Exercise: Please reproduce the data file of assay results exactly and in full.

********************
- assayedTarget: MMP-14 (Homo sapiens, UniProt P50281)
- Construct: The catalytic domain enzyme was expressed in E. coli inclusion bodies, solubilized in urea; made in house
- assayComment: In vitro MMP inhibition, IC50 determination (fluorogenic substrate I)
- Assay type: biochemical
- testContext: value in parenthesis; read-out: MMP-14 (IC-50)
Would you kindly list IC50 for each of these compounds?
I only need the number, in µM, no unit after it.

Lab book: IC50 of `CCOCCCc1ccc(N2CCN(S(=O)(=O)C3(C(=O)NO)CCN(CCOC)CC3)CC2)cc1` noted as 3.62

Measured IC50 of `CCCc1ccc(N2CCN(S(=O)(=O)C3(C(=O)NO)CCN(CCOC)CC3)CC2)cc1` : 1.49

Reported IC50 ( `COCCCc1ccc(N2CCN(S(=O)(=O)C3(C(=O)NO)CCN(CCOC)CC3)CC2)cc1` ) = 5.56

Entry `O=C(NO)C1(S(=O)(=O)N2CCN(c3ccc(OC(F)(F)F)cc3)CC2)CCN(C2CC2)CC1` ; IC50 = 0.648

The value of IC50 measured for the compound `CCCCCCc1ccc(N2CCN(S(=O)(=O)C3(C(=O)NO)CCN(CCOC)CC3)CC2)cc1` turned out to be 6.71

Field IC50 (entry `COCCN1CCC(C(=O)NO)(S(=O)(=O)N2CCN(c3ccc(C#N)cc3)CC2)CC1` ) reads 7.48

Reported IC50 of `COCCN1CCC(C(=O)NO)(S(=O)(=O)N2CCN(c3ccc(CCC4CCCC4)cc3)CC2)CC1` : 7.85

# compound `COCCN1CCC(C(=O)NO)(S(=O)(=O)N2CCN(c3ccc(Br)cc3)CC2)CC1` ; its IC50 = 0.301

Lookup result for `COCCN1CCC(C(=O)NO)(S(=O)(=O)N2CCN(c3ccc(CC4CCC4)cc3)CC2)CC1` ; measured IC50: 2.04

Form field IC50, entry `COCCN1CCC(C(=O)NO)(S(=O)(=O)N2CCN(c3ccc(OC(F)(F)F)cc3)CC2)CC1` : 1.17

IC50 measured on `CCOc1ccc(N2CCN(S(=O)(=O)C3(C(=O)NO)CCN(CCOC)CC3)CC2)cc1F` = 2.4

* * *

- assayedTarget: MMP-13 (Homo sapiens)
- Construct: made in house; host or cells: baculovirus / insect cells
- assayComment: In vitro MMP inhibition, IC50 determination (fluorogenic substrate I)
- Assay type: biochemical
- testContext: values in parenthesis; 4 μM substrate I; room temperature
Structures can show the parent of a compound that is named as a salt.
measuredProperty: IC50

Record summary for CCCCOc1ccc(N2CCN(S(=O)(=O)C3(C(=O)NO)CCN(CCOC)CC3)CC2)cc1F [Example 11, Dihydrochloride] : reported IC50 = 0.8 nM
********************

- assayedTarget: MMP-14 (Homo sapiens, UniProt P50281)
- Construct: The catalytic domain enzyme was expressed in E. coli inclusion bodies, solubilized in urea; made in house
- assayComment: In vitro MMP inhibition, IC50 determination (fluorogenic substrate I)
- Assay type: biochemical
- testContext: value in parenthesis; read-out: MMP-14 (IC-50)
Would you kindly list IC50 for each of these compounds?
I only need the number, in µM, no unit after it.

Lab book: IC50 of `CCOCCCc1ccc(N2CCN(S(=O)(=O)C3(C(=O)NO)CCN(CCOC)CC3)CC2)cc1` noted as 3.62

Measured IC50 of `CCCc1ccc(N2CCN(S(=O)(=O)C3(C(=O)NO)CCN(CCOC)CC3)CC2)cc1` : 1.49

Reported IC50 ( `COCCCc1ccc(N2CCN(S(=O)(=O)C3(C(=O)NO)CCN(CCOC)CC3)CC2)cc1` ) = 5.56

Entry `O=C(NO)C1(S(=O)(=O)N2CCN(c3ccc(OC(F)(F)F)cc3)CC2)CCN(C2CC2)CC1` ; IC50 = 0.648

The value of IC50 measured for the compound `CCCCCCc1ccc(N2CCN(S(=O)(=O)C3(C(=O)NO)CCN(CCOC)CC3)CC2)cc1` turned out to be 6.71

Field IC50 (entry `COCCN1CCC(C(=O)NO)(S(=O)(=O)N2CCN(c3ccc(C#N)cc3)CC2)CC1` ) reads 7.48

Reported IC50 of `COCCN1CCC(C(=O)NO)(S(=O)(=O)N2CCN(c3ccc(CCC4CCCC4)cc3)CC2)CC1` : 7.85

# compound `COCCN1CCC(C(=O)NO)(S(=O)(=O)N2CCN(c3ccc(Br)cc3)CC2)CC1` ; its IC50 = 0.301

Lookup result for `COCCN1CCC(C(=O)NO)(S(=O)(=O)N2CCN(c3ccc(CC4CCC4)cc3)CC2)CC1` ; measured IC50: 2.04

Form field IC50, entry `COCCN1CCC(C(=O)NO)(S(=O)(=O)N2CCN(c3ccc(OC(F)(F)F)cc3)CC2)CC1` : 1.17

IC50 measured on `CCOc1ccc(N2CCN(S(=O)(=O)C3(C(=O)NO)CCN(CCOC)CC3)CC2)cc1F` = 2.4

* * *

- assayedTarget: MMP-13 (Homo sapiens)
- Construct: made in house; host or cells: baculovirus / insect cells
- assayComment: In vitro MMP inhibition, IC50 determination (fluorogenic substrate I)
- Assay type: biochemical
- testContext: values in parenthesis; 4 μM substrate I; room temperature
Structures can show the parent of a compound that is named as a salt.
measuredProperty: IC50

Record summary for CCCCOc1ccc(N2CCN(S(=O)(=O)C3(C(=O)NO)CCN(CCOC)CC3)CC2)cc1F [Example 11, Dihydrochloride] : reported IC50 = 0.8 nM